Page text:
After reading about how Jesse was banned for life from Bank of America for no clear reason, other readers wrote in with similarly bizarre BoA stories. Wayne was locked out of his new account after he opened it and charged a $75 overdraft fee. Chris was sent checks linked to a duplicate account and then charged penalties when the checks bounced. Edward’s new account was closed but the CSR refused to tell him why, and he was charged a $60 “research fee” for the closing. When Edward went to a BoA branch to clear things up, he says the employee there told him, “That’s why you don’t open up accounts online.”

Mattel Will Pay $2.3 Million Penalty For All Those Lead Toys

Mattel Will Pay $2.3 Million Penalty For All Those Lead Toys

Remember back when lead toys were all the rage? Oh, those dangerous days, when you couldn’t lick a Dora the Explorer doll without fear of memory loss! Well, Mattel and the Consumer Prouct Safety Commission (CPSC) have reached an agreement on how much Mattel should pay for importing toys that exceeded U.S. lead safety guidelines, and the amount is $2.3 million. Maybe now the CPSC can use some of that money to grease the DC wheels and get their new chair nominee confirmed.

Capital One Charges Woman $29 Late Fee For Paying Too Early

Capital One Charges Woman $29 Late Fee For Paying Too Early

Jason writes, “My wife just sent me an email saying that she paid ‘too early’ (before the new statement was generated) and got charged a ‘Late Fee’ of $29!” He says she called Capital One and got the fee waived, but it’s a good reminder that if you make a payment before the new statement period begins, your card provider will likely apply the payment to the previous statement period, and will still expect a fresh payment from you by the new due date. Just make sure your payments aren’t scheduled so early that they’re applied to the past and you’ll be fine.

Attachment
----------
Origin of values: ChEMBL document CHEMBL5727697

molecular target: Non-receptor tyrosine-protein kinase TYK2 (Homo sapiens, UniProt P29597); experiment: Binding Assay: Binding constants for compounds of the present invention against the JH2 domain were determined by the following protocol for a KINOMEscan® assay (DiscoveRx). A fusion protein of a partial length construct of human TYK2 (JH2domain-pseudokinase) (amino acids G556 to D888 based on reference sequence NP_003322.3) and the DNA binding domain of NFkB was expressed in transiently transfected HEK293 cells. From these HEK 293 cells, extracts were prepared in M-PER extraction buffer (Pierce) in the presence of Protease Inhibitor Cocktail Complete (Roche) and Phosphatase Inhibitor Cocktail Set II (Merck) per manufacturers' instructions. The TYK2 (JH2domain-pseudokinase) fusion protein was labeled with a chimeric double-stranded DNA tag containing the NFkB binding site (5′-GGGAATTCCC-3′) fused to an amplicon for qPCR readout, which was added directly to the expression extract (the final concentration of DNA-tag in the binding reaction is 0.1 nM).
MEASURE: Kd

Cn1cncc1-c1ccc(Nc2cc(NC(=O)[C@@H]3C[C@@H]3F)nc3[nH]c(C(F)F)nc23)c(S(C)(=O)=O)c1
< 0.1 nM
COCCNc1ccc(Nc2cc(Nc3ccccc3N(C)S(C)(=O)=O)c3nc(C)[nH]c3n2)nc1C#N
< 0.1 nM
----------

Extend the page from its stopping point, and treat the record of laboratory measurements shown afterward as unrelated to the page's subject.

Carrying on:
Report: Loan Modifications To Date Haven't Been That Effective

Report: Loan Modifications To Date Haven't Been That Effective

Fewer than half of loan modifications made at the end of last year actually reduced borrowers’ payments by more than 10 percent… [while] nearly one in four loan modifications in the fourth quarter actually resulted in increased monthly payments.

Your Credit Card Limit Can Be Reduced Below Your Current Balance

Your Credit Card Limit Can Be Reduced Below Your Current Balance

We’ve seen how available balances can disappear when lenders cut credit card limits, but SmartMoney points out that lenders can cut your limit below your current balance, causing all sorts of problems. They’ll send you a notice, of course, but you may not receive it for several weeks. Your best bet is to set up your own alert system. A web-based financial service (like Mint) will send you an email or SMS alert if your available balance drops below a specified threshold.